In addition to being a top performer, this watch has impressive good looks. The large polished steel case frames a black dial with luminous hands and hour markers, a luminous red-tipped seconds hand, and a convenient date display. The dial is capped with a domed anti-reflective, scratch-resistant sapphire crystal and framed by a unidirectional rotating bezel with dive time indicators and coin edge detailing. A classic dark brown leather strap, detailed with contrast stitching, completes the look. The Omega Story
The Omega watch story begins in 1848, when founder Louis Brandt began hand assembling key-wound precision pocket watches from parts supplied by local craftsmen in his principality La Chaux-de-Fonds, in the northwest corner of Switzerland. However, the Omega name didn't appear until 1894, after Louis Brandt had passed away and his watchmaking traditions were taken over by his sons, Louis-Paul and Cesar Brandt. Omega watches have long been associated with glamorous screen and sports stars--the Omega Seamaster is famous for being the watch of choice for James Bond--with current ambassadors including Pierce Brosnan, Nicole Kidman, tennis player Anna Kournikova, and swimmers Michael Phelps and Ian Thorpe.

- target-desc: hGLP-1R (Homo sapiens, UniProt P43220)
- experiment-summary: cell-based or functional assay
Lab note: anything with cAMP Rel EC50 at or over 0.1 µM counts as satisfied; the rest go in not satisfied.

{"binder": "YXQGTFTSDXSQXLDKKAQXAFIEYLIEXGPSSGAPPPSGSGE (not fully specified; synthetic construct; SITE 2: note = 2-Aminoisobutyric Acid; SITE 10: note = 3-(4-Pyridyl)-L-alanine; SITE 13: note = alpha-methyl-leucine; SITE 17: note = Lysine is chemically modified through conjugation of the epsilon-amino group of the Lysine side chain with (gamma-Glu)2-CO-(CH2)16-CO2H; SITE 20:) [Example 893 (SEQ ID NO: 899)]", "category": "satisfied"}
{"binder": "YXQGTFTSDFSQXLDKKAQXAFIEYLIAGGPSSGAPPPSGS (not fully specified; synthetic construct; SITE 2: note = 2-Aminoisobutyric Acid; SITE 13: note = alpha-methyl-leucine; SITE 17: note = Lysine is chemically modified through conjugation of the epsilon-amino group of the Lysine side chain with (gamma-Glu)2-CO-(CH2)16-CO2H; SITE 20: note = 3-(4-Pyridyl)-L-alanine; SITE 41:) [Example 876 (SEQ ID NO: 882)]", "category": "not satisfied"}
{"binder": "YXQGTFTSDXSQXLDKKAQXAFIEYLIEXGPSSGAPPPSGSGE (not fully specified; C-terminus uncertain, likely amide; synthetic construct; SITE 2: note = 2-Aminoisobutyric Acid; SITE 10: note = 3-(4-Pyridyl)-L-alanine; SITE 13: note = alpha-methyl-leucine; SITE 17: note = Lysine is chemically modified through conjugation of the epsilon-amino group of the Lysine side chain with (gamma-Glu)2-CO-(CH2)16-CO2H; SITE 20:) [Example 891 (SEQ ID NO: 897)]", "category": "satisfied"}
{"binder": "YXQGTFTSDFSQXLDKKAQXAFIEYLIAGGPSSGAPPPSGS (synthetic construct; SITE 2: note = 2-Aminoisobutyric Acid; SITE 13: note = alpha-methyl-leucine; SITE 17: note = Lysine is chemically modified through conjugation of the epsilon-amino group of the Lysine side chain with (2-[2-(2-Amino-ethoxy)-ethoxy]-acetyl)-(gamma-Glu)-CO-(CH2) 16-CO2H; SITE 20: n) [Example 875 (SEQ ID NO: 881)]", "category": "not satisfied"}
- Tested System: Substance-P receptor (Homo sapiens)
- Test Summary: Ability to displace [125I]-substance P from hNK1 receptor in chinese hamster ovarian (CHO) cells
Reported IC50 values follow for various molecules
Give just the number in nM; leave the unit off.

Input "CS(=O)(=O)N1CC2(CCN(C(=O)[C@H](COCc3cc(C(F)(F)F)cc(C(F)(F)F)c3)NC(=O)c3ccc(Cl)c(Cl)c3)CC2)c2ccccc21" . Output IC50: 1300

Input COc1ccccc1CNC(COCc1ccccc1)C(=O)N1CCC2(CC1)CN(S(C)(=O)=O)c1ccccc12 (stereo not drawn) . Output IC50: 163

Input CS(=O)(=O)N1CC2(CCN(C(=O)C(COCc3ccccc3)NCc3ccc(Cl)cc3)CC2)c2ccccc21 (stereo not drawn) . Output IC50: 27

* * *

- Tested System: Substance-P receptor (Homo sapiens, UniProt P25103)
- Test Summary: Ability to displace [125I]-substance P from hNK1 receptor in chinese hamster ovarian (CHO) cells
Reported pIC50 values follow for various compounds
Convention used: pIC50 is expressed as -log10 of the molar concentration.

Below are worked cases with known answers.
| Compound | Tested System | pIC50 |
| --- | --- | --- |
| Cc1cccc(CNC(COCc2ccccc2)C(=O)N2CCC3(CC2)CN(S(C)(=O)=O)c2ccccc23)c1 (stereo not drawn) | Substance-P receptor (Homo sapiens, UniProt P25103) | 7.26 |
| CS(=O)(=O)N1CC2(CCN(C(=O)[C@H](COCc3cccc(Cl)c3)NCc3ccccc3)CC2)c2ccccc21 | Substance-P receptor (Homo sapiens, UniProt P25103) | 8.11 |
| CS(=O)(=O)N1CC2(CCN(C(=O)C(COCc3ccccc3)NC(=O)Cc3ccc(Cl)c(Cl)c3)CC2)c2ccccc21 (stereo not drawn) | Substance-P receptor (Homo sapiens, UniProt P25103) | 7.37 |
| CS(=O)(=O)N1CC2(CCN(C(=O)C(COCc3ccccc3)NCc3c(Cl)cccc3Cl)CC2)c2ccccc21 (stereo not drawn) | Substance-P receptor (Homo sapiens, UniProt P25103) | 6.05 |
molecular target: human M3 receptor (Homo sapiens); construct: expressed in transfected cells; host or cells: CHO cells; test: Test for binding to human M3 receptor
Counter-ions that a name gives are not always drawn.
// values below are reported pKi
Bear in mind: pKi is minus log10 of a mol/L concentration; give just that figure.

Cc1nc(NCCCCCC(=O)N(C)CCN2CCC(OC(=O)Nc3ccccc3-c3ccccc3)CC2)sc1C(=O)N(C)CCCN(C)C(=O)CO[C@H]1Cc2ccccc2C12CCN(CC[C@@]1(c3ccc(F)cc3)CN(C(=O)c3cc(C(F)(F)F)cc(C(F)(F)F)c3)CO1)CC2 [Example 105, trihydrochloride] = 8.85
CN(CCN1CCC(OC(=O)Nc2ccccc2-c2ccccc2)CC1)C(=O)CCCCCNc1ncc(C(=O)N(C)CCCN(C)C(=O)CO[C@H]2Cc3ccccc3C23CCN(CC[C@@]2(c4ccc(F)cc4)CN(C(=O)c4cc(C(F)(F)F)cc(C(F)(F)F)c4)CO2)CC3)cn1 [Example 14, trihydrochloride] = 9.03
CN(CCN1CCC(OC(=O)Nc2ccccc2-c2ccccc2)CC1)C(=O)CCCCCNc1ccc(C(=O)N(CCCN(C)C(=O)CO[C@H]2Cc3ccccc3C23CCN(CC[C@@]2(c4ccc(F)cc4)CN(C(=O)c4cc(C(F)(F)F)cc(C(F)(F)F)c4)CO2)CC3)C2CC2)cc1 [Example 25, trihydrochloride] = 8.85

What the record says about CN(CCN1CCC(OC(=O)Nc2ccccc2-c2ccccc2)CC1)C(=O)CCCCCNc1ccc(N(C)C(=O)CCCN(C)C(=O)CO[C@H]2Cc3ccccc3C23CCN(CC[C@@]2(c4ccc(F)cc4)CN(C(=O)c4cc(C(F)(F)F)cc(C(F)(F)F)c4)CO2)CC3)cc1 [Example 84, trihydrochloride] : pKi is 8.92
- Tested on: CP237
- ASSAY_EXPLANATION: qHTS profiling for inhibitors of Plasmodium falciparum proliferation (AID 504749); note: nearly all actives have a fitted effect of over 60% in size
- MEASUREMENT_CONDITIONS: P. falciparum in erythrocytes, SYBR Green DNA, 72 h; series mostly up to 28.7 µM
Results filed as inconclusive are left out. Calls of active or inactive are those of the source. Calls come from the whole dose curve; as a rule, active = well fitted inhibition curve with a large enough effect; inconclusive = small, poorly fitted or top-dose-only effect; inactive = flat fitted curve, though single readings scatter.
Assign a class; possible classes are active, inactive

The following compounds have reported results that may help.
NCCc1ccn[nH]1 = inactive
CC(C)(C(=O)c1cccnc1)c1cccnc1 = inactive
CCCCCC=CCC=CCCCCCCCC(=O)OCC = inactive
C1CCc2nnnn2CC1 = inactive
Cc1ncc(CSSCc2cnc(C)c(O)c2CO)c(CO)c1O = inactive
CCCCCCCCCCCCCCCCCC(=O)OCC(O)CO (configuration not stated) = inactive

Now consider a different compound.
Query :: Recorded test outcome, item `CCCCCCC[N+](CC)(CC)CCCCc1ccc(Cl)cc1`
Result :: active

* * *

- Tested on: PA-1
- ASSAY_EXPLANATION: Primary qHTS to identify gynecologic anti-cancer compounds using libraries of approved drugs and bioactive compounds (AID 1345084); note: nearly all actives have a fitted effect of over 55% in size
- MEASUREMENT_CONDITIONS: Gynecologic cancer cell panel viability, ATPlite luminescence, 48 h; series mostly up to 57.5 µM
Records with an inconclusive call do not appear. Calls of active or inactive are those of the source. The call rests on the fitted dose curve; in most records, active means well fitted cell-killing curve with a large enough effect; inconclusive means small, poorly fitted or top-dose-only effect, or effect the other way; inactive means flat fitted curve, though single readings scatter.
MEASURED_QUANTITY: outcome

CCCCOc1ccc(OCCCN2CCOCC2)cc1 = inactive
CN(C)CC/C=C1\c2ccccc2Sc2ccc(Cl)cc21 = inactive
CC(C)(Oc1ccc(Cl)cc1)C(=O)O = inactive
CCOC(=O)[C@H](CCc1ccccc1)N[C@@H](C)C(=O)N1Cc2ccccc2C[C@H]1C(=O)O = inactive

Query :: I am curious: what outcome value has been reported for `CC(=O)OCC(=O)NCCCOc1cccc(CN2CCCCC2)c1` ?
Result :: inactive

But Omega is more than just a fashionable watch. In 1965, the Omega Speedmaster chronograph was "flight-qualified by NASA for all manned space missions" as the only wristwatch to have withstood all of the U.S. space agency's severe tests, including passing grades for extreme shocks, vibrations, and temperatures ranging from -18 to +93 degrees Celsius. The greatest moment in the Speedmaster's history was undoubtedly 20 July 1969 at 02:56 GMT, when it recorded man's first steps on the Moon's surface as part of the Apollo 11 mission. Today, Omega is known for its rigorous testing of new movements, cases, and bands. Each new Omega movement is tested on the wrist in existing Omega models, while various laboratory tests are conducted to determine temperature-resistance, shock-resistance and vibration-resistance.